Pene Timberlake has been in the cosmetic industry for over 17 years as a nurse injector, clinic manager, clinical trainer, educational manager and consultant. When she’s not busy working as Candela’s ANZ medical education manager, she consults on best practice and aesthetic innovation under the banner ‘Grounded Aesthetic’.
One of her most recent topics is the need for clinics and aesthetic practitioners to have an after-hours contact available to patients who have undergone procedures. Pene isn’t the first practitioner we’ve seen recently voicing the need for this resource (including Jade Cosmetic Clinic in Cairns), so we asked her to delve further into her thoughts on best practice when it comes to after-hours patient care.
Why should practitioners have an after-hours contact?
Risk is always a consideration when undergoing cosmetic procedures. Some cosmetic procedures carry small and expected risks or side effects, varying from mild transient bruising, swelling and tenderness through to unexpected rare side effects such as infection, vascular occlusion (blocking of a blood vessel) or even blindness and permanent scarring. Patients are consented prior to their procedure for all associated risk and realistic expectations are set in regard to the likelihood of expected and unexpected side effects. The after-hours contact policy is specifically set up with unexpected side effects in mind.
How does the system operate?
Patients are given an aftercare pamphlet to take home, which as well as discussing the correct way to care for the treated area also lists both expected and unexpected side effects and how to identify these. If a patient feels that they are experiencing an unexpected side effect, then a number is listed for them to message/call to speak with a trained practitioner. We also recommend patients send through a photograph of the area of concern for assessment as well.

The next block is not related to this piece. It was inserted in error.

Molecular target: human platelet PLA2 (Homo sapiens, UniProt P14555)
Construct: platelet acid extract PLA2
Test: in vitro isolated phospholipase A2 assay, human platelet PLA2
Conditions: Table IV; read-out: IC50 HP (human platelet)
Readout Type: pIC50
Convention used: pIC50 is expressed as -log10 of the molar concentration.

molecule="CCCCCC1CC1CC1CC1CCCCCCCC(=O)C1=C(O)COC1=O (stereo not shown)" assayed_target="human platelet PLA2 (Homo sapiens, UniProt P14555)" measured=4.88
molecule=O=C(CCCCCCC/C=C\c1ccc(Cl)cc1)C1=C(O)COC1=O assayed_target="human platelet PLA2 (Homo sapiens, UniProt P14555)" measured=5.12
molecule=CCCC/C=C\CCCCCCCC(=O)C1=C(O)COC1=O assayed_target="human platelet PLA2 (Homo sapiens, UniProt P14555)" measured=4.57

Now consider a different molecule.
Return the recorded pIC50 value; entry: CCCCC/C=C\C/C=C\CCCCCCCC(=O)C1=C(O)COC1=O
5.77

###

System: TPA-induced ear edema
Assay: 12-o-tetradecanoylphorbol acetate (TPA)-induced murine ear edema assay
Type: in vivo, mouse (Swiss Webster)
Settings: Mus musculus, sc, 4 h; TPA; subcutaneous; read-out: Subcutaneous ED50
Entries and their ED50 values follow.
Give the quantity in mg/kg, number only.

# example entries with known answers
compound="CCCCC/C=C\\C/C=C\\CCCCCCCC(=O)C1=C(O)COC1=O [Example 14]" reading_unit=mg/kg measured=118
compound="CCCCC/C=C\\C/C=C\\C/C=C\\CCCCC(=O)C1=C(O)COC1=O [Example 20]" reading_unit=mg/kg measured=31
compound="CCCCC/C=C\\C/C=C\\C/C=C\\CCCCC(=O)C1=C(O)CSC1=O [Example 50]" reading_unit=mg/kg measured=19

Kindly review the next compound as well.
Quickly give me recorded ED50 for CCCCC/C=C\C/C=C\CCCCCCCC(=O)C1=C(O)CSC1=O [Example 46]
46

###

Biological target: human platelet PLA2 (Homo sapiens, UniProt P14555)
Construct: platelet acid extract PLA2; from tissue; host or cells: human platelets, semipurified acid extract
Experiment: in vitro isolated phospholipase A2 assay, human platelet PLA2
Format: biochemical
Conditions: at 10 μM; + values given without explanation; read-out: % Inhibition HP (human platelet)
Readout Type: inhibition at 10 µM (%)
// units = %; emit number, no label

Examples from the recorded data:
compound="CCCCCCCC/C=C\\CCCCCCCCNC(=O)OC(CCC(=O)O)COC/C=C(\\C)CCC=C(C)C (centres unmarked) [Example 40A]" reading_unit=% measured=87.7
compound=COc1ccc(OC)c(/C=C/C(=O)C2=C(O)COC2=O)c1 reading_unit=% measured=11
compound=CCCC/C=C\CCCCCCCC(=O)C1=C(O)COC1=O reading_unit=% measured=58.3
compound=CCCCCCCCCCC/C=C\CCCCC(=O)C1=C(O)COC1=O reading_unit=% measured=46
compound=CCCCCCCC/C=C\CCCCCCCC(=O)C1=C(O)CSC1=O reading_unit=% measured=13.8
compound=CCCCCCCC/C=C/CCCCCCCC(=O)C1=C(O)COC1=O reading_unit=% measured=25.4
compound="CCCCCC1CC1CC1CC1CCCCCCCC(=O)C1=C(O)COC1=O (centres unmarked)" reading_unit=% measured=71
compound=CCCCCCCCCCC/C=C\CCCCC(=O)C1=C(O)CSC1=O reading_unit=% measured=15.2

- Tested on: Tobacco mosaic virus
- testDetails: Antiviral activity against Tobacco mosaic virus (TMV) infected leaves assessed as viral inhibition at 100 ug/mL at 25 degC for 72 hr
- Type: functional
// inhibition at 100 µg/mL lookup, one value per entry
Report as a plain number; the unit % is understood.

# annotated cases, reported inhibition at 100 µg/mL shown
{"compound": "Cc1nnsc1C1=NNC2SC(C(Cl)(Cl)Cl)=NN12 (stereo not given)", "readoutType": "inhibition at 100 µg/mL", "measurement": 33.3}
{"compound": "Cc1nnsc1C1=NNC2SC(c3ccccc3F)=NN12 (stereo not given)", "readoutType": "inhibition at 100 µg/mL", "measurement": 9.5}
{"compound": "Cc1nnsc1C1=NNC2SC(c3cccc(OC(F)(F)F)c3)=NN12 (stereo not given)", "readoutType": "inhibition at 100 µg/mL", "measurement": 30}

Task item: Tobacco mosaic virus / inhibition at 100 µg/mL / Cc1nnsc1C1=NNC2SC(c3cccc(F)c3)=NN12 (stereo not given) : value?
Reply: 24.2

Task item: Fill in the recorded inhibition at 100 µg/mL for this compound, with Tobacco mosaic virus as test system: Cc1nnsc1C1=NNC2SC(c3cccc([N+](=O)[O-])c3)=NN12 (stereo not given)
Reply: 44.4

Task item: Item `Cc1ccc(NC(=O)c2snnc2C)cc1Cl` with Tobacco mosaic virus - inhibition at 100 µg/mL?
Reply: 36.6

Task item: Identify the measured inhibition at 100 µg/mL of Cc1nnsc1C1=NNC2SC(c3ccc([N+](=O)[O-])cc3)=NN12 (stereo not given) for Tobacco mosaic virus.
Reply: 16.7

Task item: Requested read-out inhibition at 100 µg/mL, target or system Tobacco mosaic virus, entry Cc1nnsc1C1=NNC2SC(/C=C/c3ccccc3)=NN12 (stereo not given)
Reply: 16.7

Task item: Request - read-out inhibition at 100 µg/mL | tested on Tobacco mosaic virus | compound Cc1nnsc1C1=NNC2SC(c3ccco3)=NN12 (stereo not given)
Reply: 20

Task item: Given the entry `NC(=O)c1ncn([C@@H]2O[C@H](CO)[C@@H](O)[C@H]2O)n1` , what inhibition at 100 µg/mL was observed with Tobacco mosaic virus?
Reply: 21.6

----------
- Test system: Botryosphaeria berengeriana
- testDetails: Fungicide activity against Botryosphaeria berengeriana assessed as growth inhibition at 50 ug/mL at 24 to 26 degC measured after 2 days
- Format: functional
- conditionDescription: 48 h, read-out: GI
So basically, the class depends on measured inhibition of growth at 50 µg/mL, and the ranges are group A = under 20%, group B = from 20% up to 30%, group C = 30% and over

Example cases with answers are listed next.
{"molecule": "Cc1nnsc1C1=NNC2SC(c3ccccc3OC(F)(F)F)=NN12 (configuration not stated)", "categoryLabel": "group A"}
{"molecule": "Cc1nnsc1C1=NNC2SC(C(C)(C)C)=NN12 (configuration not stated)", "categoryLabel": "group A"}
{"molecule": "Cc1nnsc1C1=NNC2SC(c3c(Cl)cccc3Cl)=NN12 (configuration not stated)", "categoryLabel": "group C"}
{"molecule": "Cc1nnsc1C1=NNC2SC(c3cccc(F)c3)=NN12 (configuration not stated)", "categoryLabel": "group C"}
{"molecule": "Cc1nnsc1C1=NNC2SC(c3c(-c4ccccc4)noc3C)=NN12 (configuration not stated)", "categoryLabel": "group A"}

When and why did you first establish this type of system yourself?
We had an after-hours system set up in London (2004) as part of our surgical procedure aftercare process, so extending this process to include our non-surgical patients for higher risk non-surgical procedures under the banner of injectables and laser treatments became an obvious extension. I have continued to incorporate an after-hours protocol and have recommended it to other practitioners for both surgical and non-surgical cosmetic procedures ever since.
How often is it utilised by clients? In general, what are their concerns?
Very rarely. If the expectations are clearly covered off prior to treatment and instructions for aftercare are given, in my experience it is uncommon for patients to call unnecessarily. The main concerns generally relate to larger areas of bruising and asymmetrical or uncomfortable swelling. However, I do have colleagues who have been able to successfully identify signs of ‘possible’ vascular occlusion utilising an after-hours protocol with the help of photographs sent through from their patients.
Would you recommend it to others?
Absolutely, as practitioners we have a bound duty of care to our patients. This duty of care does not stop outside the hours of 9-5 Monday to Friday. Identifying and then initiating treatment to resolve a high-risk side effect in the early stages leads to a much better healing prognosis for our patients.